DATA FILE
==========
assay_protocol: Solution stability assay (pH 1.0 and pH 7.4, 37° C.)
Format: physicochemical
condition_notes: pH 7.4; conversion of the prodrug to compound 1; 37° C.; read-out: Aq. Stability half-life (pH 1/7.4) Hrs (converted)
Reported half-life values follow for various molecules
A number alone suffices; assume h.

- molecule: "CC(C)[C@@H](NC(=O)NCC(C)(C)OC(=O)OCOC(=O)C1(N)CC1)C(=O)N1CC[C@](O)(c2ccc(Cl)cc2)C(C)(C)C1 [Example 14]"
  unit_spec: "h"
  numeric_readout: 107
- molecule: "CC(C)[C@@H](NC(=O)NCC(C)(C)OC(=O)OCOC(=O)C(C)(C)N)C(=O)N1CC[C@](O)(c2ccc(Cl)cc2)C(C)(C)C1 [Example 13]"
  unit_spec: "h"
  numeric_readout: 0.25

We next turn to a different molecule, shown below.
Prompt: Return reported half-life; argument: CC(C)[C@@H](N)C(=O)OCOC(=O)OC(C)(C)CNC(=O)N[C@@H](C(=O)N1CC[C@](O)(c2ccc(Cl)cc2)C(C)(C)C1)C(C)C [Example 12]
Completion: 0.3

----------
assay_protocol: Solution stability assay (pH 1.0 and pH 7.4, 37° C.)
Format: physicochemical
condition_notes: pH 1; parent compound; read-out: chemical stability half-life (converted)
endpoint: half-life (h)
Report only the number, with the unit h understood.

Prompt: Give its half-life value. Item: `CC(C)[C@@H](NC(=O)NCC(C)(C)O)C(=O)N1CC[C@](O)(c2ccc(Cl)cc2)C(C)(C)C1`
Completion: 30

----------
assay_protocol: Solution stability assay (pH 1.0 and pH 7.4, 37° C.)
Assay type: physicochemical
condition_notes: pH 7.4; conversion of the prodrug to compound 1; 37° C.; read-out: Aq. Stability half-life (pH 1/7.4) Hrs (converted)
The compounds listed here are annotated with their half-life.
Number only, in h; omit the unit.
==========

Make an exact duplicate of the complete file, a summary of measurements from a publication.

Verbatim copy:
assay_protocol: Solution stability assay (pH 1.0 and pH 7.4, 37° C.)
Format: physicochemical
condition_notes: pH 7.4; conversion of the prodrug to compound 1; 37° C.; read-out: Aq. Stability half-life (pH 1/7.4) Hrs (converted)
Reported half-life values follow for various molecules
A number alone suffices; assume h.

- molecule: "CC(C)[C@@H](NC(=O)NCC(C)(C)OC(=O)OCOC(=O)C1(N)CC1)C(=O)N1CC[C@](O)(c2ccc(Cl)cc2)C(C)(C)C1 [Example 14]"
  unit_spec: "h"
  numeric_readout: 107
- molecule: "CC(C)[C@@H](NC(=O)NCC(C)(C)OC(=O)OCOC(=O)C(C)(C)N)C(=O)N1CC[C@](O)(c2ccc(Cl)cc2)C(C)(C)C1 [Example 13]"
  unit_spec: "h"
  numeric_readout: 0.25

We next turn to a different molecule, shown below.
Prompt: Return reported half-life; argument: CC(C)[C@@H](N)C(=O)OCOC(=O)OC(C)(C)CNC(=O)N[C@@H](C(=O)N1CC[C@](O)(c2ccc(Cl)cc2)C(C)(C)C1)C(C)C [Example 12]
Completion: 0.3

----------
assay_protocol: Solution stability assay (pH 1.0 and pH 7.4, 37° C.)
Format: physicochemical
condition_notes: pH 1; parent compound; read-out: chemical stability half-life (converted)
endpoint: half-life (h)
Report only the number, with the unit h understood.

Prompt: Give its half-life value. Item: `CC(C)[C@@H](NC(=O)NCC(C)(C)O)C(=O)N1CC[C@](O)(c2ccc(Cl)cc2)C(C)(C)C1`
Completion: 30

----------
assay_protocol: Solution stability assay (pH 1.0 and pH 7.4, 37° C.)
Assay type: physicochemical
condition_notes: pH 7.4; conversion of the prodrug to compound 1; 37° C.; read-out: Aq. Stability half-life (pH 1/7.4) Hrs (converted)
The compounds listed here are annotated with their half-life.
Number only, in h; omit the unit.